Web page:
Recently, we watched a training video with sales scenarios which made everyone laugh. Yet, watching it, I often thought how much each of my coworkers do this, every single day they work. My philosophy is clear with sales, I believe I need to sell so we each get hours to work–no sales, no hours, no coworkers. The greater influence I am in making people buy things, the more my coworkers get to work–and basically do the bad things presented in the video.

Yet, after the video, I was willing to try. I helped a couple, they were both heavy-set, and the woman wasn’t really open to help at first. So I helped her boyfriend first. We slowly took time finding denim for him, a cut that would work, then a wash that would be cool enough for him, and make her happy. We went on to find matching shirts for several different outfits. Along the way, I also got her back into the fitting rooms to try on several more pants, because her first attempts were failures. I was actually excited, thinking, this is selling again, reborn. They both found stuff they wanted.

I left the fitting room helping another customer, and I walked back in seeing them turning a corner. So I decided to check their rooms, and I found everything still there. They bought nothing. I was disappointed. Then, I hear the manager ask for me. She comes to tell me the couple I just  helped, they felt so bad, so sorry they didn’t find anything; they might come back, but they wanted to tell her how I went above and beyond trying to help them find the perfect outfits, how patient I was and how helpful I was. My manager gave them a survey to fill out. I guess that counts for something, right?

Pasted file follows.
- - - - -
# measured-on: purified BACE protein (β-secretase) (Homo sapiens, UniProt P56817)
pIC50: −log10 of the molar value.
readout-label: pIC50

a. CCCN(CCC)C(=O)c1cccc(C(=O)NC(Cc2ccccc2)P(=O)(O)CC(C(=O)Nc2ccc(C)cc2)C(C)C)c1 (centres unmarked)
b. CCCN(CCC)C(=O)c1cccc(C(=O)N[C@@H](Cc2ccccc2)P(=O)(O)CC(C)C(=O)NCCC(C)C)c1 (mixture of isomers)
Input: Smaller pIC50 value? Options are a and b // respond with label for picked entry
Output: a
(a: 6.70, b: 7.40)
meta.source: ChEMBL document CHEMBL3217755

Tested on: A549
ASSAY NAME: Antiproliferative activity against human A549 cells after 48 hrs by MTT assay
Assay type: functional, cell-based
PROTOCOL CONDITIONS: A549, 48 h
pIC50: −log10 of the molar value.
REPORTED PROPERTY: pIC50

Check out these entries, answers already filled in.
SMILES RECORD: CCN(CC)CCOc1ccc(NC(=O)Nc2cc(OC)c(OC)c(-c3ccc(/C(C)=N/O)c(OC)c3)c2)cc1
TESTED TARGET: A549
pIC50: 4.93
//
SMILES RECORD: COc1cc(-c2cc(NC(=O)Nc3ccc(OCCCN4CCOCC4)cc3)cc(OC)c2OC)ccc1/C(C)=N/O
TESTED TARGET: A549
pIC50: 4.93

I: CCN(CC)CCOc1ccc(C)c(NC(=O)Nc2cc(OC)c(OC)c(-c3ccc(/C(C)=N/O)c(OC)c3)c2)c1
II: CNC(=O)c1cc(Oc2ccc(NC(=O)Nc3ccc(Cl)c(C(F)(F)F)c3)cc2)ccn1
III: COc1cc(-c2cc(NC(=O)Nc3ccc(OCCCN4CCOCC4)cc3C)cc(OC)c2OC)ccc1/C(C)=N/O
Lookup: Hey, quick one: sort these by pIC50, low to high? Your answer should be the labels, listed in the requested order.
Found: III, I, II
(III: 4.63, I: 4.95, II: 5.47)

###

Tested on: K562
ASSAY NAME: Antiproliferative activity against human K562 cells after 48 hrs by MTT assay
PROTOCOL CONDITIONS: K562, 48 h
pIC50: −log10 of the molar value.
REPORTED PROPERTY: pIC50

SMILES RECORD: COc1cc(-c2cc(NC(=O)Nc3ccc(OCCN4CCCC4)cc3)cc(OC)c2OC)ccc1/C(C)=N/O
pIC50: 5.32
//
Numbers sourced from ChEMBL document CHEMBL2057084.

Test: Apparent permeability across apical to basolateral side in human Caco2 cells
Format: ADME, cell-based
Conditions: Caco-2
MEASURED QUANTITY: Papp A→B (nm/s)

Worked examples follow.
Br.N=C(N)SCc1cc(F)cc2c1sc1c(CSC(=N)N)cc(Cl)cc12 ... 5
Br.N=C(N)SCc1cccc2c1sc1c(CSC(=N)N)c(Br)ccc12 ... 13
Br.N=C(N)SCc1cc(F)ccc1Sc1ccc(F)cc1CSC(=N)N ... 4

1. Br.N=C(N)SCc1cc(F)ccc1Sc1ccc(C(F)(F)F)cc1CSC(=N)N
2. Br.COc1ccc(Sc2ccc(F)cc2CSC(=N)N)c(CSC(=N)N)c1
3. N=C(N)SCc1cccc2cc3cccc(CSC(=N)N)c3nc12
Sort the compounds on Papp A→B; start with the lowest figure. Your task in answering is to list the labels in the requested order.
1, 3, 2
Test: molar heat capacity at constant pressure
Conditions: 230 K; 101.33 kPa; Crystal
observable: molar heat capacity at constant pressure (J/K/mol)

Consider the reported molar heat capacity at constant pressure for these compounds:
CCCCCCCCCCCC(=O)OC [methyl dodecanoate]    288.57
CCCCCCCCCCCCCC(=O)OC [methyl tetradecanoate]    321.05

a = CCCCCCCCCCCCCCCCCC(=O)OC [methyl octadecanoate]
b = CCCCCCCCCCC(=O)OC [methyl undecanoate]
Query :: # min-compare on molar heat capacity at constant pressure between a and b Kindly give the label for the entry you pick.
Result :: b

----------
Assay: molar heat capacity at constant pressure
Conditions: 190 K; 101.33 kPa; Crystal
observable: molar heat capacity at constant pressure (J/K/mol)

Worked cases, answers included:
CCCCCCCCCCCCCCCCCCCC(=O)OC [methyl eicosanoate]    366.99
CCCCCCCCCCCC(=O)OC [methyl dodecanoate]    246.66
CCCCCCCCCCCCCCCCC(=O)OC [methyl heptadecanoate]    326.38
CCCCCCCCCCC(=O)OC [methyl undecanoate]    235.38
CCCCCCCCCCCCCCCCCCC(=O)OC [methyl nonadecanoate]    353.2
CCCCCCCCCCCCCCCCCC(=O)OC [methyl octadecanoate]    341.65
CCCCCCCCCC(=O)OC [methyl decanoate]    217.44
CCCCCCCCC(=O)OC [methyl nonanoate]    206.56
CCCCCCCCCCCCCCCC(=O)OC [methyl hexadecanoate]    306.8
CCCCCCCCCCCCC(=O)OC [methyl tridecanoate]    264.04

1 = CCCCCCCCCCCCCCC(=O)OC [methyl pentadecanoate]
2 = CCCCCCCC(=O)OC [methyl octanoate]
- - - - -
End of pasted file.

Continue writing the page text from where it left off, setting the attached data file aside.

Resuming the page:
Not a Box of Crayons, but…

February 16, 2010

A customer shows me a mannequin asking me where a T-shirt is. Easy enough, I take him nearby to a table filled with that T-shirt style, surrounded by a huge variety of different colors to pick from. There are at least twelve different colors available. I point at the color he asked for, in the very middle of the table; awash in a sea of colors.

He looks at me and asks, “There’s only one color?”

Customer Types: The Blind, The Dumb

When is a Sweater a Sweater?

January 27, 2010

Oddly, today I had the exact opposite of a person mistaking a sweater for something else. (Like someone mistaking a pile of poop for a fillet mignon.) A couple brings a V-neck sweater to the cash register and when I scan it, they say it’s on sale. I’m not sure about that item, so I ask them to show me the sign. They take me to a table with V-neck sweaters separated from V-neck T-shirts. There is a promotion on V-neck T-shirts.

“Oh, I see. This sign says V-neck T-shirts.”
“Yes.”
“That was a sweater.”
“Yes.”
“This is for T-shirts.”
“But it’s a V-neck.”
“Yes, it’s a V-neck sweater.”
“So it’s on sale?”
“No, the T-shirts are on sale.”
“It says it costs $15.”
“It says regular-price is $15, but if you buy two T-shirts they are cheaper. The original price on these sweaters are $40, not $15. They aren’t even the same item.”
“I don’t understand. They’re the same.”
I point at the sweaters, lifting one up. “This what you brought me.”
“Yes.”
“It’s a sweater. It’s long-sleeved, see the sleeves? It’s thick, feel it. It’s warmer, this is a sweater.”
“Yes, I like it.”
“Yes, and this,” I lift a T-shirt, “It’s a T-shirt. Look, it has short-sleeves.” I show her the short-sleeves. “Feel it, it’s light-weight cotton. This is a T-shirt, this one is on sale.”
“I like this one though,” she points at the sweater.

*Sigh* Eventually, I get her to buy the sweater for the regular price, since it isn’t even a T-shirt.

Customer Types: The Blind, The Dumb